We also analyzed the association between these 7 SNPs and other metabolic phenotypes (including waist circumference, blood pressure, serum lipids, and FPG). As shown in supplementary Tables 2 and 3 ( and, we only identified the association between GCKR rs780094 and TG, which was significant after Bonferroni correction for multiple testing (β = 0.08, 95% CI 0.05–0.11, P = 2.53 × 10−6 < 0.0009, 0.05 divided by 7 SNPs and 8 phenotypes).

To estimate the cumulative effect of the 7 SNPs on NAFLD, we constructed the GRS by summing the number of NAFLD-susceptible alleles carried by each individual. On average, each additional effect allele was associated with 13% increased risk of NAFLD (OR 1.13 95% CI 1.00–1.28, P = 0.046). Subjects carrying 10 or more risk alleles had an OR of 4.76 (95% CI 1.22–18.59, P = 0.025) for NAFLD compared with subjects that carry 3 or fewer risk alleles (Fig. 1).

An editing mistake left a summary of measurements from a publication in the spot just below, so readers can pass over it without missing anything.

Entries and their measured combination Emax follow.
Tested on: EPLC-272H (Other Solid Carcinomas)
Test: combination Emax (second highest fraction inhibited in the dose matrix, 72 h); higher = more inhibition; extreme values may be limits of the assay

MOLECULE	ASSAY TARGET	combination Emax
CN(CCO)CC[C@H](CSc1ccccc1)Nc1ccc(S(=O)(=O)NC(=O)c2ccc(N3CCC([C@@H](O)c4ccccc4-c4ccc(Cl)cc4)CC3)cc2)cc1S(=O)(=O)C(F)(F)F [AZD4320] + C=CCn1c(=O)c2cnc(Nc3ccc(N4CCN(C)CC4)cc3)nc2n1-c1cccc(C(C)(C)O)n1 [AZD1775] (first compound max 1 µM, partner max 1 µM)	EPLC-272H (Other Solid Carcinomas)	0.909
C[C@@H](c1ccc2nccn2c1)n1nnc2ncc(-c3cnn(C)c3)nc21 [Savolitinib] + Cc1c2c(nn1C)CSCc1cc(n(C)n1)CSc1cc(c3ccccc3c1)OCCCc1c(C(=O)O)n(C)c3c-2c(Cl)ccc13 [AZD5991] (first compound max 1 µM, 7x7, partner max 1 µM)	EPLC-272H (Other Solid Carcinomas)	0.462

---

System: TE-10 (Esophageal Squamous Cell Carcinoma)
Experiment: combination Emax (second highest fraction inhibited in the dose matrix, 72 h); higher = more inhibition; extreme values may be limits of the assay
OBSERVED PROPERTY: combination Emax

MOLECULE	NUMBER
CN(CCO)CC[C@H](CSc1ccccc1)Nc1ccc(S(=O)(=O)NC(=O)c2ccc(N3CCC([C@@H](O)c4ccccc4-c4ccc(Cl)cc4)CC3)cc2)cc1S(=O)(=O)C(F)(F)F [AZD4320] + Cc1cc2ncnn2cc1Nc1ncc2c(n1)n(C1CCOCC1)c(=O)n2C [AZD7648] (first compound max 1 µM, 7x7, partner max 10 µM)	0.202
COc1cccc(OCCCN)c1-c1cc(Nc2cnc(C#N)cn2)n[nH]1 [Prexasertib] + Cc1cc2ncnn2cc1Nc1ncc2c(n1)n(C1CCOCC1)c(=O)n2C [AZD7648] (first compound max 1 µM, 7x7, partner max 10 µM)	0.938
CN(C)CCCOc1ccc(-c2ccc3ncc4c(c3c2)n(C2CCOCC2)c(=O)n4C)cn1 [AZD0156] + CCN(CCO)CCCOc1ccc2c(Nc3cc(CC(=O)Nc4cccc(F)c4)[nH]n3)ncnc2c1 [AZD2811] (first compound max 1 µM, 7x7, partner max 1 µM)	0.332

ORs and 95% CIs for the risk of NAFLD among children with different genetic risk scores. The score ≤3 was used as the reference in logistic regression analysis. On average, each additional effect allele was associated with increased risk of NAFLD (OR 1.13, 95% CI 1.002–1.28,P = 0.046). CI = confidence interval; NAFLD = nonalcoholic fatty liver disease; OR = odds ratio.


In this study, we tested association of NAFLD with 7 common variants that were identified by 3 GWAS. Our study revealed that a nonsynonymous variant rs738409 isoleucine-to-methionine change at the amino acid 148 in PNPLA3 was associated with NAFLD, and had stronger association with moderate-to-severe steatosis.